Serious long-read from The Atlantic.

The in-depth case for mass screening.

Some relevant words curiously not to be found in the article: Sensitivity, Specificity, Prevalence, QC, Quality Control, PPV, NPV, Error, Accuracy, Precision.

100% (or, "good enough, albeit unknown") testing reliability assumed, in light of the exigency.

Coronavirus (COVID-19) Update: FDA Alerts Consumers About Unauthorized Fraudulent COVID-19 Test Kits
Yeah, that direct-to-consumer BS stuff is so predictable.

Much less well-known to the public is what we call Dry Labbing.
During my lab QC days in Oak Ridge in the 1980s, one of our commercial competitor facilities finally got busted after a year of "dry labbing"--discarding incoming EPA specimens, simply faking and reporting "results," and sending the invoices.  
More recently, anyone recall Theranos?


An excellent New Yorker article:
Why Widespread Coronavirus Testing Isn’t Coming Anytime Soon
By Robert P. Baird

March 24, 2020

…The clinical lab director expressed concern that granting regulatory authority to the states means that “we are now in the Wild West of laboratory regulation. It’s really a let-the-buyer-beware world. Essentially, apart from the F.D.A.’s E.U.A. process, there is very limited regulation of the quality, accuracy, and specificity of diagnostic tests for covid-19, and I think that’s a dangerous situation.” Bartkus, in Minnesota, said, “I will tell you, there is pressure to get these tests out: from the public, from the laboratories, from the politicians. It is a challenge to do that in a scientific and equitable way when you have no expertise in authorizing other labs to do testing.”
Read all of it. Goes beyond the scope of my concerns here, but, yeah.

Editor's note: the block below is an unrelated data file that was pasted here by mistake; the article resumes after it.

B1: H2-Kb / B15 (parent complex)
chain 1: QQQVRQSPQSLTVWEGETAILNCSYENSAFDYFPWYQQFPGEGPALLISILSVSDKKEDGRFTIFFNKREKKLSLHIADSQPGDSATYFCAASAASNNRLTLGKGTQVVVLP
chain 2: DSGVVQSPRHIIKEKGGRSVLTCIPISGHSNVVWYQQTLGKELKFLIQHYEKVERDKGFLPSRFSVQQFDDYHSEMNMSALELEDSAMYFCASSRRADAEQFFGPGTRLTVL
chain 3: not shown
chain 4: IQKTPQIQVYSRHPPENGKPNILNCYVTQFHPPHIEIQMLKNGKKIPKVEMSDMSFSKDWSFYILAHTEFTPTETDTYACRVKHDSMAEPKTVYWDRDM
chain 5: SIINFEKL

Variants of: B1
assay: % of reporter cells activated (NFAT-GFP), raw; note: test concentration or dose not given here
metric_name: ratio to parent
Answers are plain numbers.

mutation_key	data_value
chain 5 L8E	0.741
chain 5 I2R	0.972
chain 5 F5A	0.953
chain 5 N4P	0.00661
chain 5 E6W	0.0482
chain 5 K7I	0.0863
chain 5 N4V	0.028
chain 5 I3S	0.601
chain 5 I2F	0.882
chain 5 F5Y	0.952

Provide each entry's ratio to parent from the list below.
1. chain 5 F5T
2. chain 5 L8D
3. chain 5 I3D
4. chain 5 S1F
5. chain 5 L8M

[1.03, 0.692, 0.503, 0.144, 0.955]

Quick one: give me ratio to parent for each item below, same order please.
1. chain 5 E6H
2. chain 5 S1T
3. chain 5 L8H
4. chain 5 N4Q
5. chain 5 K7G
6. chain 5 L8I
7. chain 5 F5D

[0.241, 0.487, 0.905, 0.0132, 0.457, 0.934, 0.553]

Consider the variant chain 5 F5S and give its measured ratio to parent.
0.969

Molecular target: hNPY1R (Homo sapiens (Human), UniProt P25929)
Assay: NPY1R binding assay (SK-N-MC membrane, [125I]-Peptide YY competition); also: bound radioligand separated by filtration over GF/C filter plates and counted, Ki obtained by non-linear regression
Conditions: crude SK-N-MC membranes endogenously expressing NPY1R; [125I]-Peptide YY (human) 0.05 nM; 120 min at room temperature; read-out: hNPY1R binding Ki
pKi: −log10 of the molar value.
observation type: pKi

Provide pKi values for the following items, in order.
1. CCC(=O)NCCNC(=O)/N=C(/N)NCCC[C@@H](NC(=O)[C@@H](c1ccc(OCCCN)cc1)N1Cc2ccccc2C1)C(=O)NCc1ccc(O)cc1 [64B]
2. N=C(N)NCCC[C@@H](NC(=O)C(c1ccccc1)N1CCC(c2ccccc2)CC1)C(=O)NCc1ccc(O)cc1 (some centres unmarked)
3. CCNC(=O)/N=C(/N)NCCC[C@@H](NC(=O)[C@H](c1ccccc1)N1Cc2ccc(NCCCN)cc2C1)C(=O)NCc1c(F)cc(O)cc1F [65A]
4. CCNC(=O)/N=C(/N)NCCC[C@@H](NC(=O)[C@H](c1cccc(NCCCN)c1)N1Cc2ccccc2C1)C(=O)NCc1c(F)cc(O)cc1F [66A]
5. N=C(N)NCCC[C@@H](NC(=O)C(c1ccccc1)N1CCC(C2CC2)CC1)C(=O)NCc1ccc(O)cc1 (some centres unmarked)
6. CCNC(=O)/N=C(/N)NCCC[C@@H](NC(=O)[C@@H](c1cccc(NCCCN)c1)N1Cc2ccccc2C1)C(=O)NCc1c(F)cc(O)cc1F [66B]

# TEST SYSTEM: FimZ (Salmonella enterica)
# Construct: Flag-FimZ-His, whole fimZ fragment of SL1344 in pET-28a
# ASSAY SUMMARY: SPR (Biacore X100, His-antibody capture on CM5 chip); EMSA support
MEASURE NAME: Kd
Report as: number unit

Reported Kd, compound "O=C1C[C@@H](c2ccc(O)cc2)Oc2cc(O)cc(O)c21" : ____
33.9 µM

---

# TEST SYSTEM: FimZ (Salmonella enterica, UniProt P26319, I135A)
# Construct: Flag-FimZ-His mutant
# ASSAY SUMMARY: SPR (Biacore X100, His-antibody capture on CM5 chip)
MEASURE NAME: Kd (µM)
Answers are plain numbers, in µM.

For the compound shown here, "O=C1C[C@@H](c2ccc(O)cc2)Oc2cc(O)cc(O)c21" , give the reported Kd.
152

Everyone should read this comprehensive piece by Ed Yong:
How the Pandemic Will End
The U.S. may end up with the worst COVID-19 outbreak in the industrialized world. This is how it’s going to play out.

…the second pressing need: a massive rollout of COVID-19 tests. Those tests have been slow to arrive because of five separate shortages: of masks to protect people administering the tests; of nasopharyngeal swabs for collecting viral samples; of extraction kits for pulling the virus’s genetic material out of the samples; of chemical reagents that are part of those kits; and of trained people who can give the tests. Many of these shortages are, again, due to strained supply chains. The U.S. relies on three manufacturers for extraction reagents, providing redundancy in case any of them fails—but all of them failed in the face of unprecedented global demand…
Just a little snip bearing on my part of the "testing" topic.


Epidemic population screening test issues are just the tip of the iceberg. Click the title. Read all of it.
...The word “epidemiology” is derived from “epi” and “demos”—“above the people.” It is the science of aggregation, the science of the many. Yet it works most effectively when it moves in step with medicine, the science of the one. On the morning I visited the Shitala shrine in Kolkata, the goddess of bygone population-decimating epidemics was also serving as the personal goddess of a mother who had brought a child with a weeklong fever. To win the Kampf against covid-19, it’s essential to trace the course of the virus as it moves through populations. But it’s equally essential to measure its course within a single patient. The one becomes the many. Count both; both count.
 Siddhartha ROCKS!

From Bats to Human Lungs, the Evolution of a Coronavirus

For thousands of years, a parasite with no name lived happily among horseshoe bats in southern China. The bats had evolved to the point that they did not notice; they went about their nightly flights unbothered. One day, the parasite—an ancestor of the coronavirus, sars-CoV-2—had an opportunity to expand its realm. Perhaps it was a pangolin, the scaly anteater, an endangered species that is a victim of incessant wildlife trafficking and sold, often secretly, in live-animal markets throughout Southeast Asia and China. Or not. The genetic pathway remains unclear. But to survive in a new species, whatever it was, the virus had to mutate dramatically. It might even have taken a segment of a different coronavirus strain that already inhabited its new host, and morphed into a hybrid—a better, stronger version of itself, a pathogenic Everyman capable of thriving in diverse species. More recently, the coronavirus found a new species: ours. Perhaps a weary traveller rubbed his eyes, or scratched his nose, or was anxiously, unconsciously, biting his fingernails. One tiny, invisible blob of virus. One human face. And here we are, battling a global pandemic.